Egg white

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The egg white is the common name for the clear liquid (also called albumen or ovalbumin) contained within an egg. It is the cytoplasm of the egg, which until fertilization is a single cell. It consists mainly of about 10% proteins dissolved in water. Its primary purpose is to protect the egg yolk and also to provide additional nutrition for the growth of the embryo, as it is rich in proteins and is of high nutritional value. Unlike the egg yolk, it contains little fat.

  • It is often separated and used for cooking (for glairs, meringues, soufflés, and some omelettes), which is where it derives its name from: when egg white is beaten it turns white.
  • In schools it is often used to teach pupils how to test for protein using Biuret reagent.
  • It is used to remove sediments from champagne and beer.



The main constituent of egg white is a protein termed ovalbumin, which is structurally a serpin (a class of proteins), although it does not have a known function in inhibiting other proteins.


All proteins, including those in egg white, are made of long chains of amino acids which might be considered as like beads on a string. In a raw egg, these strings are ravelled up in a tangled compact mass. There are bonds between the amino acids within each protein that stop the ball from unravelling. As the egg cooks, the heat causes the bonds within the proteins to break. Each ball of protein unfolds and tangles up with the other protein balls. Bonds form between the amino acids on different proteins setting the albumen into a rubbery gel.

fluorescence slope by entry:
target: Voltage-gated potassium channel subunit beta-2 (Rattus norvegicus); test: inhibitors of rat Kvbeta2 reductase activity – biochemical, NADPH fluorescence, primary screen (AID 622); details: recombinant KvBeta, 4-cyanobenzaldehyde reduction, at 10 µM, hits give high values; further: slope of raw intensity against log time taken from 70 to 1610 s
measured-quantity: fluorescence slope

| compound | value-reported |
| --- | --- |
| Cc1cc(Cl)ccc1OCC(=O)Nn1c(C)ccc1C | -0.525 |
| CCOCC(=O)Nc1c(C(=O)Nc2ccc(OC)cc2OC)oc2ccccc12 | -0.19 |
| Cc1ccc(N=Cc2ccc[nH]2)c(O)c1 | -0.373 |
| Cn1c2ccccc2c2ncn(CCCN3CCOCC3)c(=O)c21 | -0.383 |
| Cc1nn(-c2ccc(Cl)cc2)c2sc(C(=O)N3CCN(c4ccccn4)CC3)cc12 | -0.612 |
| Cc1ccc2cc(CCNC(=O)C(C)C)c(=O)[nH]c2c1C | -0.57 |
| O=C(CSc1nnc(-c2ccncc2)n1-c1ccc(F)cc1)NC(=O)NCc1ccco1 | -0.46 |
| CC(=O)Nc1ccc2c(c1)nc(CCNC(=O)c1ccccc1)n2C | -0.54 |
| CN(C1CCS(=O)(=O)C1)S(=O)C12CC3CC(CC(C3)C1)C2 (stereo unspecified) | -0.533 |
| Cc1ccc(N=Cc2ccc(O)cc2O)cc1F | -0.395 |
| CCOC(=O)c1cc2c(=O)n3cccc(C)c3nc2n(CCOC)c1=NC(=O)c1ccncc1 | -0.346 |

Cooking and preparation of egg whites

What happens to an egg white as it is beaten

The protein partially unravels and forms a good foaming agent. A foam is formed by the protein forming a stable film around the included air. Studies show that the best foam forms when the unraveling of the protein is only partial. Overbeating egg whites destabilises the foam by fully unravelling the protein molecules. The protein is elastic, so when the egg white is cooked, and the air expands, the white stretches then sets in the expanded position.

Use of a copper bowl to aid foaming

Many cooks recommend using a copper bowl to beat egg whites. This has the effect of making it take longer to form the foam, but leads to a much more stable foam. This is probably because the copper atoms form a complex with the conalbumin protein which makes it difficult to unravel, which means that it takes around twice the time to get a good foam, but very much more difficult to overbeat. (The danger of overbeating may be the reason many cooks recommend beating by hand rather than use an electric whisk)

The one possible drawback of using a copper bowl is the toxicity of copper. However, the amount incorporated into the egg whites is likely to be far too small to cause ill effect.

Use of cream of tartar to aid foaming

Cream of tartar (potassium bitartrate) is an acidic salt can be used to change the pH of the egg white to an acidic range of around 3-4. This has the effect of stabilising the foam, and is therefore a good alternative to using a copper bowl. Cream of tartar should not be used if a copper bowl is used, because it can react with the copper and force more of it into solution (acids react with metals, in general), thus increasing the toxic effect.

See also

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